E. Mutimushi, G. Blackwood, L. M. Hachaambwa
Background: Many HIV-infected patients are accessing antiretroviral therapy (ART) in Zambia. This has enabled them to live longer. However, it is necessary to determine whether such improvements are accompanied with parallel improvements in quality of life. The purpose of this research was to determine whether ART was associated with lower levels of depression and higher levels of health-related quality of life (HRQOL).
Objectives: The primary objective was to compare the association of ART with depression and Health Related Quality of Life (HRQOL) in treatment naïve and treatment experienced patients. The specific objectives were to screen for levels of depression and HRQOL in HIV infected patients, and to compare these levels between ART-experienced and ART-naїve patients.
Methods: This was a cross sectional study in which 140 HIV-infected adults (70 ART-experienced and 70 ART-naïve) in Kasempa district were enrolled by convenient sampling. Independent variables of sex, age, marital status, education and employment status were matched across the two groups to avoid their confounding effect and bias. Depression and HRQOL were screened using the Centre for Epidemiologic Studies – Depression (CES-D) and Medical Outcomes Survey – HIV (MOS-HIV) tools respectively in both groups. The average scores for depression in both groups were compared using the t-test. Mental Health Summary scores (MHS) and Physical Health Summary scores (PHS) derived from the MOS-HIV tool were obtained by factor analysis and linearly transformed into a 0-100 scale. These scores were also compared between the two groups using the t-test. Multiple linear regression was used to determine the factors that were significantly associated with depression and HRQOL in both groups.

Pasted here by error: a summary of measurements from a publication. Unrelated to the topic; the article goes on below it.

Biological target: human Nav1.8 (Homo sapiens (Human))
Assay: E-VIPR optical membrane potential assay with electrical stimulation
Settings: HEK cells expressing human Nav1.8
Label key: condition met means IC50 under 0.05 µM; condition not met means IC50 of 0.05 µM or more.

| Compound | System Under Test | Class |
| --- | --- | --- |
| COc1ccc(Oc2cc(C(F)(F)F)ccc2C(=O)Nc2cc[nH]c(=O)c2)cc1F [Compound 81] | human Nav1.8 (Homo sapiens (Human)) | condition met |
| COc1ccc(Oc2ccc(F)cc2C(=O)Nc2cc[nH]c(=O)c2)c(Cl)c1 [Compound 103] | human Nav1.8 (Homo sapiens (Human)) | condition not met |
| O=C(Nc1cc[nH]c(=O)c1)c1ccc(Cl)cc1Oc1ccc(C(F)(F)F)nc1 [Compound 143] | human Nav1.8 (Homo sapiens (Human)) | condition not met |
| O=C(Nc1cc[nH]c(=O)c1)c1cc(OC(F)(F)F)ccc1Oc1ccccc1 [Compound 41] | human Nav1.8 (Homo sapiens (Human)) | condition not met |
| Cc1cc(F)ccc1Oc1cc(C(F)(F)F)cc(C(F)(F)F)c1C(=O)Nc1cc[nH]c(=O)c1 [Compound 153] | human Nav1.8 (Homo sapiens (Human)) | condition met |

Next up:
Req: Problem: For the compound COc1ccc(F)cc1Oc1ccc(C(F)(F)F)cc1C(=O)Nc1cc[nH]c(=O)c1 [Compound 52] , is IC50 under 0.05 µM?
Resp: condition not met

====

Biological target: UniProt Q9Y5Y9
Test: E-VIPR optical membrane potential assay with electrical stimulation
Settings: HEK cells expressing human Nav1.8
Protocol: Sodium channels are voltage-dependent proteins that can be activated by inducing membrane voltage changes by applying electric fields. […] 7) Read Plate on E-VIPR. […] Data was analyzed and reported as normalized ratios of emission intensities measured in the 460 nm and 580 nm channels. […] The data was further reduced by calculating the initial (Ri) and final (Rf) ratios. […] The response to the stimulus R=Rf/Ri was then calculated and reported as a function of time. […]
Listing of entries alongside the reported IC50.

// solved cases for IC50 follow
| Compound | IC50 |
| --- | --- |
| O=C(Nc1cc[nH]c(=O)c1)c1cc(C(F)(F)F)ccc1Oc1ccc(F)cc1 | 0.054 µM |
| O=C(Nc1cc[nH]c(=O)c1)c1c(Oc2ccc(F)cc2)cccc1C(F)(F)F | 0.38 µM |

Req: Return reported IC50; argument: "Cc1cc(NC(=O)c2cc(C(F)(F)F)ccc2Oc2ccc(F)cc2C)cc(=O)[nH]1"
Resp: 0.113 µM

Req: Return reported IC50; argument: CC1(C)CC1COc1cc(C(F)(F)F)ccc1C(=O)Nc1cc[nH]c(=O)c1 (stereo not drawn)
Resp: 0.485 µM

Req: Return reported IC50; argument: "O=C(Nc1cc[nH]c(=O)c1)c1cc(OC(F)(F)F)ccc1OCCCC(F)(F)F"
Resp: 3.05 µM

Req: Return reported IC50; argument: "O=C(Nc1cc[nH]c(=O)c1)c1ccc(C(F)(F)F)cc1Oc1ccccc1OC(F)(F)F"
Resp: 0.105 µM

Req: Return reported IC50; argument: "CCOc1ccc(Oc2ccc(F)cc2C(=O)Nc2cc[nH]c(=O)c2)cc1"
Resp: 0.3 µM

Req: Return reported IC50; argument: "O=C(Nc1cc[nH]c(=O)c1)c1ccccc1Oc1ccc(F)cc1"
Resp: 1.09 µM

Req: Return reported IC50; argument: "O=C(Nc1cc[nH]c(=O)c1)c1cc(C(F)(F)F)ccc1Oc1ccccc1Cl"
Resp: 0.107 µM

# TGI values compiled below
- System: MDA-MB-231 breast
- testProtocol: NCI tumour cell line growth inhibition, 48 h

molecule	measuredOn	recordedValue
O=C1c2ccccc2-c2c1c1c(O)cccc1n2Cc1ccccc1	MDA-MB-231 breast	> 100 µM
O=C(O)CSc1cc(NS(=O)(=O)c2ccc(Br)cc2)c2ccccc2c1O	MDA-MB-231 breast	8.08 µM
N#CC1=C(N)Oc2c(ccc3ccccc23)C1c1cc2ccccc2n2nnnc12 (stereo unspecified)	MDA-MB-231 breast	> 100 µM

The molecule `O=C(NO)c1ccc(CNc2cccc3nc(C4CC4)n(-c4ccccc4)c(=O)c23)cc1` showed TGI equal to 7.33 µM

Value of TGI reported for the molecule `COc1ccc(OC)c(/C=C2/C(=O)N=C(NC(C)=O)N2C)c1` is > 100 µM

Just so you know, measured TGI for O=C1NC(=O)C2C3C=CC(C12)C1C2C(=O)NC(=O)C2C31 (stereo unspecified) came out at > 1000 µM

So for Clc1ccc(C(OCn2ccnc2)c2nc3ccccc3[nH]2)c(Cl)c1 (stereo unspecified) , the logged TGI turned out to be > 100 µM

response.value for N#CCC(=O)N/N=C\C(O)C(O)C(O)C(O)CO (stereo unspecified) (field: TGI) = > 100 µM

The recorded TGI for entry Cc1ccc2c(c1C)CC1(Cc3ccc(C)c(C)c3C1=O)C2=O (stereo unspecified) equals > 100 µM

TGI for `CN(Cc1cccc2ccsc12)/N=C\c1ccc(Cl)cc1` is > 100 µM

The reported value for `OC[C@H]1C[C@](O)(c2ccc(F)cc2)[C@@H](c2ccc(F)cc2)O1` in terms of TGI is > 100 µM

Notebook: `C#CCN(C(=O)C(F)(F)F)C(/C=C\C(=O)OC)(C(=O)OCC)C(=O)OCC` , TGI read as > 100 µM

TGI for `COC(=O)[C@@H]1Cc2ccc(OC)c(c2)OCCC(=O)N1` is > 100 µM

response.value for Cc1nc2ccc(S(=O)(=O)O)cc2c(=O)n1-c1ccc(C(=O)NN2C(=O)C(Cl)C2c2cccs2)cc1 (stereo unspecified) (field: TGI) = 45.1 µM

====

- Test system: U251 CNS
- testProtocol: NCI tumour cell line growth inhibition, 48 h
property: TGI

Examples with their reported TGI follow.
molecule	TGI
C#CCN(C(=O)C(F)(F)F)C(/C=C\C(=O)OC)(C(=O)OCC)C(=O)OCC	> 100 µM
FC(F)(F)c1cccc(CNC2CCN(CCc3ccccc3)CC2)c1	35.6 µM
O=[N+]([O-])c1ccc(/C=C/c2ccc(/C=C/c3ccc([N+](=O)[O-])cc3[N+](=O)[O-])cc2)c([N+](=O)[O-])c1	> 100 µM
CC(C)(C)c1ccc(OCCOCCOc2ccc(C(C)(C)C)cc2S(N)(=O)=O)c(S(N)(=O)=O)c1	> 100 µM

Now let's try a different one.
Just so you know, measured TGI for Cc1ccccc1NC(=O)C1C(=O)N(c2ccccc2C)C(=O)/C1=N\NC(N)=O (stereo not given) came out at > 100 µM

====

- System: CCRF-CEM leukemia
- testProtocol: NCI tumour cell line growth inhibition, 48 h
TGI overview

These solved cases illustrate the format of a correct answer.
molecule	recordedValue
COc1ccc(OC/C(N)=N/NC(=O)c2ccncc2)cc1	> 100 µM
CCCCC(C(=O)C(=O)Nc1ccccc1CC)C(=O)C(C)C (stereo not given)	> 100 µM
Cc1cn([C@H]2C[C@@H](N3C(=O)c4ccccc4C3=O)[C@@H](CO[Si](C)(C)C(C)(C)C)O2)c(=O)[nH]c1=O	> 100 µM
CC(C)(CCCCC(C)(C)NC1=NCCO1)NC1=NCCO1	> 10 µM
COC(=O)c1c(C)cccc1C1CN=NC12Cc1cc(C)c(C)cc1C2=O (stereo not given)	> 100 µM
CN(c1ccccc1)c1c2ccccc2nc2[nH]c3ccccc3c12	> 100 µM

Results: The mean depression scores were found to be lower among ART-experienced clients compared with their ART-naïve counterparts with a mean difference of 7.40 (95% C.I 3.77-11.03; P < 0.0001). Overall, ART-experienced participants had higher HRQOL scores compared with their ART- naïve counterparts with differences of 23.0 (95% C.I 16.0-30.1; P < 0.0001) and 11.2 (95% C.I 6.0-16.4; P < 0.0001) in MHS and PHS scores respectively.
Conclusion: Being ART-experienced was associated with lower depression scores and higher HRQOL scores when compared with being ART-naïve. Lower depression scores and higher HRQOL scores were associated with being male, married, single, asymptomatic and having higher CD4 counts.